En EspaŅol

Q. Who is Mr. Smarty Plants?

A: There are those who suspect Wildflower Center volunteers are the culpable and capable culprits. Yet, others think staff members play some, albeit small, role. You can torture us with your plant questions, but we will never reveal the Green Guru's secret identity.

Help us grow by giving to the Plant Database Fund or by becoming a member

Did you know you can access the Native Plant Information Network with your web-enabled smartphone?

Share

Ask Mr. Smarty Plants

Ask Mr. Smarty Plants is a free service provided by the staff and volunteers at the Lady Bird Johnson Wildflower Center.

Search Smarty Plants
    
 
See a list of all Smarty Plants questions
Can't find the answer in our existing FAQs, submit a question to Mr. Smarty Plants.
Need help with plant identification, visit the plant identification page.
 
rate this answer
Not Yet Rated

Thursday - August 30, 2012

From: Akron, OH
Region: Midwest
Topic: Non-Natives, Transplants, Watering, Shrubs
Title: Transplanting a non-native rose from Akron OH
Answered by: Barbara Medford

QUESTION:

Can I transplant a rose plant that I have in sunny area to an area that will be partially shady?

ANSWER:

The Lady Bird Johnson Wildflower Center, home of Mr. Smarty Plants, is dedicated to the growth, protection and propagation of plants native not only to North America but to the area in which those plants grow natively. While there are a few members of the Rosa genus native to North America, they are seldom available in commercial nurseries. What you have probably is one introduced from China, although those roses from China have been in cultivation all over the world for many years.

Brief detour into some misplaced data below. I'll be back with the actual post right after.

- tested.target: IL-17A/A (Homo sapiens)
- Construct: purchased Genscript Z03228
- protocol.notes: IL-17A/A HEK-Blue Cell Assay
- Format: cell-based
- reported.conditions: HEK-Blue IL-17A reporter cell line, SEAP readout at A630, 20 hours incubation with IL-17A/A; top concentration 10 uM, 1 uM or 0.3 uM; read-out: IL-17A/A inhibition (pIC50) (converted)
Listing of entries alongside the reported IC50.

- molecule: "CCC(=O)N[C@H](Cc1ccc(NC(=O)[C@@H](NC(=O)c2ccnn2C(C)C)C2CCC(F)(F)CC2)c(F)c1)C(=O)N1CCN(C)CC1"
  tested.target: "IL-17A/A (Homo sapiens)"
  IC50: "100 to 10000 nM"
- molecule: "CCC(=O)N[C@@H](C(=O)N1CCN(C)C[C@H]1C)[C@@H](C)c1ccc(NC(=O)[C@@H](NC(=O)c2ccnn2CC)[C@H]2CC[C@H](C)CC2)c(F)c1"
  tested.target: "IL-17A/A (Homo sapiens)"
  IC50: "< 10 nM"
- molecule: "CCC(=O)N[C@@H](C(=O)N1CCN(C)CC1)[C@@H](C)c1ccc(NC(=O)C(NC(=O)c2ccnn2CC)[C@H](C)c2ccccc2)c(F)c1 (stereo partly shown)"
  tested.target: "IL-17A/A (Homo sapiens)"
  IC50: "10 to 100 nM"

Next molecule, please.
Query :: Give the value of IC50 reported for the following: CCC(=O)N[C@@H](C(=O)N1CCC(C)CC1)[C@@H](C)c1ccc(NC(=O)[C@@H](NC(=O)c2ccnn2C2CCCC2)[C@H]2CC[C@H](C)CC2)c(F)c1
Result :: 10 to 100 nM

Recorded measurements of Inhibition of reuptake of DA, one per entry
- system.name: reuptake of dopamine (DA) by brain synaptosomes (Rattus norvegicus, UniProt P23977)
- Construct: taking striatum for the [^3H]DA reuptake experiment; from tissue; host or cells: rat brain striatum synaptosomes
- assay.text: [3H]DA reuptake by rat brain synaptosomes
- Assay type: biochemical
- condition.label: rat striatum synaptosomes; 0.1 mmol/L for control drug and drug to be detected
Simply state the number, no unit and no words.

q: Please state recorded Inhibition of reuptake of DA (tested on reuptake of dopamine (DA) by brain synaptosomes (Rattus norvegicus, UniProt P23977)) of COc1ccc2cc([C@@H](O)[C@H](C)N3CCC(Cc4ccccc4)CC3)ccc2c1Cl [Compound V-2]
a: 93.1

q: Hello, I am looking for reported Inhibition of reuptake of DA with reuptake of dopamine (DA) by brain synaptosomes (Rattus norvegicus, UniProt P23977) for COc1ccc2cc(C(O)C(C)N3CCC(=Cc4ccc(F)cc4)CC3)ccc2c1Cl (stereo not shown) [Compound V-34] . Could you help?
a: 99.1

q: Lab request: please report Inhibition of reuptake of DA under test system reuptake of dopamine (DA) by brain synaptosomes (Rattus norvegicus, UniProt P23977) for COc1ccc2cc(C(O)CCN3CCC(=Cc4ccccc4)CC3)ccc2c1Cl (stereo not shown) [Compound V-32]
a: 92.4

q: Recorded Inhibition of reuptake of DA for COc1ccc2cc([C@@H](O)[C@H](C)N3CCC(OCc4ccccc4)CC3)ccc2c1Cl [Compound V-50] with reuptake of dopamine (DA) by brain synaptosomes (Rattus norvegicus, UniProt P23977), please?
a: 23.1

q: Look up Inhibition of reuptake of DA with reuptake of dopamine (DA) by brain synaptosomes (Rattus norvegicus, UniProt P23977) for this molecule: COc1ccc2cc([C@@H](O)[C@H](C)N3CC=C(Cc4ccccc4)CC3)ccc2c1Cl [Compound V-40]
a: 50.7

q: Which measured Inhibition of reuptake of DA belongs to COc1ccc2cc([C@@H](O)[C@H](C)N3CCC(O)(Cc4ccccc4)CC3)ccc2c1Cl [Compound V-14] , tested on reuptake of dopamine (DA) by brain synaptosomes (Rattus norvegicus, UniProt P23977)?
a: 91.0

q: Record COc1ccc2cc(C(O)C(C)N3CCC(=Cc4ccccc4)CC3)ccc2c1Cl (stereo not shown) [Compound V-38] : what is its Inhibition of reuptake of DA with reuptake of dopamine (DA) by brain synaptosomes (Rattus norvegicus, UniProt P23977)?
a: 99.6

However, to answer your question in general terms, that is, transplanting a woody plant: Here is an article from the Rose Gardening Center Tips on Transplanting Roses. You will note that in that article it is first noted that roses need full sun, and that they should be transplanted as they are coming out of dormancy, in the Spring.

Those are recommendations we would make also, that no woody plant be transplanted in hot weather and that attention always be paid to the amount of sun the specific plant requires.

 

More Non-Natives Questions

Water for non-native Sub-Zero ivy in El Paso
March 25, 2011 - Sub-Zero Ivy: Do they require lots of water - I live El Paso, TX - dry climate. Are they dangerous to dogs? Will they do well as ground cover around a brick patio? - Thanks!
view the full question and answer

Non-fruiting squash
July 25, 2007 - With all this rain in Dallas why would our Zuchinni and Yellow squash be beautiful and green but not produce any squash?
view the full question and answer

Non-native Ginkgo biloba in New York
June 19, 2009 - A female Ginkgo tree dropped its seeds. Now, I have seedlings all over the yard. I don't want more female Ginkgo trees. They create putrid Ginkgo seeds. However, I would like more male Ginkgo trees. ...
view the full question and answer

Insects on non-native euonymus in Lake Orion MI
June 23, 2010 - I had a greenlane euonymus that had a few flies last year but was infested with thousands this year. We ripped it out, it was an 8 year old plant. Do you know why they are attracted to it now?
view the full question and answer

How Can I Tell an Invasive Thistle from a Native
May 01, 2012 - Mr Smarty Plants, I have some thistles coming up in my yard. I'd like to keep them if they are native, but not if they are invasive or non-native. How can I tell? My yard is a wild area in West Lak...
view the full question and answer

Smarty Plants's Facebook profile Support the Wildflower Center by Donating Online or Becoming a Member today.

Mr. Smarty Plants wants you to be his Facebook friend. Click the Facebook icon to add yourself to Mr. Smarty Plants list of friends.
E-NEWSLETTER | BECOME A MEMBER | DONATE NOW | MEDIA | SITEMAP
© 2014 Lady Bird Johnson Wildflower Center